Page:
CNP:

Can you remember the first poem you read that made you fall in love with poetry?


JB:

Yeah; it was Dickinson (“If I can stop one heart from breaking...) and my maternal grandmother had pasted it in an old photo album she’d made for me when I was 4, filled with magazine cut-outs of roosters and pandas and kittens and cowboys. That same grandmother hid my grandfather’s later letters to my dad, begging for a picture of his son. That grandfather had left when my dad was 4 years old, too. The ironies of a family, and that being the first poem I remember, aren’t lost on me. Might be part of why I write; to stop one heart from breaking.


CNP:

Who are your favorite poets? Any specific poems?


JB:

Kaveh Akbar, hands down. I open anything of his and I want to write! But especially in Pilgrim Bell, I can’t read “The Miracle” or “Mothers I once was” enough times. It’s not an overstatement to say it changed my life, working with him at StoryBoard Chicago. Jeff Alessandrelli’s stuff (his book Fur not light is a knockout) is like a walk down Hawthorne Street at night, with all the good things that creep out and come say hi. And Kurt Mikhael (@partyteeth on Instagram) has a zine (Thank you. Sorry about the world. Good luck.) that has been traveling everywhere with me now since July. He has a way of saying things that feel like the laundry list of your dreams, enumerating what you can’t believe someone else has named so clearly, and which includes the stuff you actually need to wash: your stale ideas of who you thought you were, and your inadequate sense of just how tender and vital the fabrics are that hold all of us together.


CNP:

Can you share for us a little bit about your writing process? Any specific rituals that get you in the zone?


JB:

I grew up in a dance studio and ended up at the Eastman School of Music, so discipline and drama were in the water. It’s part of what works for me, that there isn’t a day where I’m not writing, not experiencing the big feels of music and movement. That’s not me trying to sound interesting or excellent. I’m just lucky that I grew up with no choice, that I had to show up somewhere, and get some art done. Transitioning from the stage to the page has had its challenges, but it’s a heck of a lot easier to sneak to my notebook, with whatever book happens to be at hand, and start writing. No costumes, no rehearsals, no audience waiting for me. Well, there’s a totally different kind of audience, right? One that can bring and breathe poetry wherever they go: on the bus, or on their phone, or at a reading. It’s magic, how permeable this art can be, and how present.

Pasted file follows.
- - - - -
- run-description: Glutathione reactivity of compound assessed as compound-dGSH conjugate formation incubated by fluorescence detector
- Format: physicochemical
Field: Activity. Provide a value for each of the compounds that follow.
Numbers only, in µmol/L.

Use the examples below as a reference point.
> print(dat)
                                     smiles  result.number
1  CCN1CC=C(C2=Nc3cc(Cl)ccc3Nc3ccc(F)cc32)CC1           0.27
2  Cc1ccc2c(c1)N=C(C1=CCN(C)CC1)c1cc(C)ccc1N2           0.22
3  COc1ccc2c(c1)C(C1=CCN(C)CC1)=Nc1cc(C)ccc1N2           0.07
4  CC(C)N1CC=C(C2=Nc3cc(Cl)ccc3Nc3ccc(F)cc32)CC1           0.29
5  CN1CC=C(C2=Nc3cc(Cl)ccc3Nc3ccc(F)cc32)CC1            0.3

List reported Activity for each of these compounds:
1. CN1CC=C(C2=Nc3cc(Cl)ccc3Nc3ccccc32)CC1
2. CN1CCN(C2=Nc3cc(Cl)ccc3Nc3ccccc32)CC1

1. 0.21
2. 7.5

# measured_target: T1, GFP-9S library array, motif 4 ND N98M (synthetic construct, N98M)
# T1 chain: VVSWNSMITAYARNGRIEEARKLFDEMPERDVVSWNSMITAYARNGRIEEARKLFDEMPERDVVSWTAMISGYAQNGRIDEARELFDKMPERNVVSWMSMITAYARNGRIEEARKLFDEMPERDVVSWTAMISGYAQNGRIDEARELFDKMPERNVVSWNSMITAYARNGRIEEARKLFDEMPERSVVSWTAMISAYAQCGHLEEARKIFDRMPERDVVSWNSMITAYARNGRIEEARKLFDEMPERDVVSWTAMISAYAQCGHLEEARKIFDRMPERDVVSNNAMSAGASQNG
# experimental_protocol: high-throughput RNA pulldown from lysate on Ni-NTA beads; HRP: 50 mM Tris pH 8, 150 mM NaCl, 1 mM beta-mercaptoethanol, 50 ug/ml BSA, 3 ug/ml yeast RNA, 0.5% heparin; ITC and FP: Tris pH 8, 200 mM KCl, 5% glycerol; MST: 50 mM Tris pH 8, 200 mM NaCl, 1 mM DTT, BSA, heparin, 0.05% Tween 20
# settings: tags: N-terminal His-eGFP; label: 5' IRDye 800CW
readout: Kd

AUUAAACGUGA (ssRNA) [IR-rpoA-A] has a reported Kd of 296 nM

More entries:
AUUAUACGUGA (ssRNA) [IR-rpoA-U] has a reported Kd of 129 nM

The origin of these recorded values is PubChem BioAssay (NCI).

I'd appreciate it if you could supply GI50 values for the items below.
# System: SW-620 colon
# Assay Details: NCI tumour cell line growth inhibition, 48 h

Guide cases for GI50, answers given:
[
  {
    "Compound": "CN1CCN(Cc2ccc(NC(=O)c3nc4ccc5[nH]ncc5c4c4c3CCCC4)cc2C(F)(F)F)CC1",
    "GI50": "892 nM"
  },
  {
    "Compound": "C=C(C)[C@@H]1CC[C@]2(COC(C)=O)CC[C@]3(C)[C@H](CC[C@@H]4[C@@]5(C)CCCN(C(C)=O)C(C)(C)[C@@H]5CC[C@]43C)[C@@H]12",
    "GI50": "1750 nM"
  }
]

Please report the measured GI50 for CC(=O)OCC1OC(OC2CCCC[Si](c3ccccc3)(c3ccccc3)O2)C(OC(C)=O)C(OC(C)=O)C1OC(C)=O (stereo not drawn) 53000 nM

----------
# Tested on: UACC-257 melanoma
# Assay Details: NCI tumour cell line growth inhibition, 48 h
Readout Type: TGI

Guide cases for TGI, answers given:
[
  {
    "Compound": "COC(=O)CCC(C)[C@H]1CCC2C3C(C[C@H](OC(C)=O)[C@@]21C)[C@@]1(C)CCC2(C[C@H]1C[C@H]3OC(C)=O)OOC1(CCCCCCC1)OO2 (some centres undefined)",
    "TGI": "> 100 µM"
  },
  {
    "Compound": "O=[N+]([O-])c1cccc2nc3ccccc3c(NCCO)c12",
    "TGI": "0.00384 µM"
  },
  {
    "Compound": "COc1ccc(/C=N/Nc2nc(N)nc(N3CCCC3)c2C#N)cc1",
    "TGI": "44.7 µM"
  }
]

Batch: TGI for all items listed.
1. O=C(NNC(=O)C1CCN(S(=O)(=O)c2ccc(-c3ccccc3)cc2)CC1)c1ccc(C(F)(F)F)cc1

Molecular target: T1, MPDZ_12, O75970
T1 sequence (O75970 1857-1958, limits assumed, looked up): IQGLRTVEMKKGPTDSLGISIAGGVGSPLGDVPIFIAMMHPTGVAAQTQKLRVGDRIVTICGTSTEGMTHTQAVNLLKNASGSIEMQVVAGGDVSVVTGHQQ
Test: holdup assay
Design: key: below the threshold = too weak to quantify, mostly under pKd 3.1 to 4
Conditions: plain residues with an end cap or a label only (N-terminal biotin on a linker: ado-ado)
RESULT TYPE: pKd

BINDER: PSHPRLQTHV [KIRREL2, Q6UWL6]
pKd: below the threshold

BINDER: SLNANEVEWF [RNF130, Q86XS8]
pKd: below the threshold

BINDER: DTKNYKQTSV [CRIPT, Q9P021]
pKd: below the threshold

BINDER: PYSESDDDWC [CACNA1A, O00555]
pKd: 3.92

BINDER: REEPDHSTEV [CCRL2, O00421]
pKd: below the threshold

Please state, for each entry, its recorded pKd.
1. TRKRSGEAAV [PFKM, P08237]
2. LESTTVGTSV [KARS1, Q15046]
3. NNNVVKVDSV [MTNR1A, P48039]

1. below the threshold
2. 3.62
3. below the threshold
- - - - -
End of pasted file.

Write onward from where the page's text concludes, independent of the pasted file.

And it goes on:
CNP:

How do you decide the form for your poems? Do you start writing with a form in mind, or do you let the poem tell you what it will look like as you go?


JB:

It depends. Sometimes, it’s form first, and in its way, that helps what comes. Sometimes, it’s a disaster, and emptiness is form (but form sure doesn’t feel like emptiness).


CNP:

What is your editing process like?


JB:

Actually, I sleep with it. Partly because my wife is my editor extraordinaire. And partly because I don’t trust what I see with my eyes. I have to wake up again, and hear things fresh, and get them into my body, which means my family laughs at me as I carry around a poem on a piece of paper and let it sit in different places around the house. Almost like an animal skin that needs to dry in the sun, so things can get taut and colored and toughened.


CNP:

When do you know that a poem is finished?


JB:

When I think “I’ll never be able to write again, after this one.” And of course, I do write again. But that feeling, creatio ex nihilo (which isn’t really a feeling at all; more of a familiar place that seems to become a slightly more reliable geography as I age), that’s what does it for me: I know I’m finished, and I know I’ll be starting again, somehow.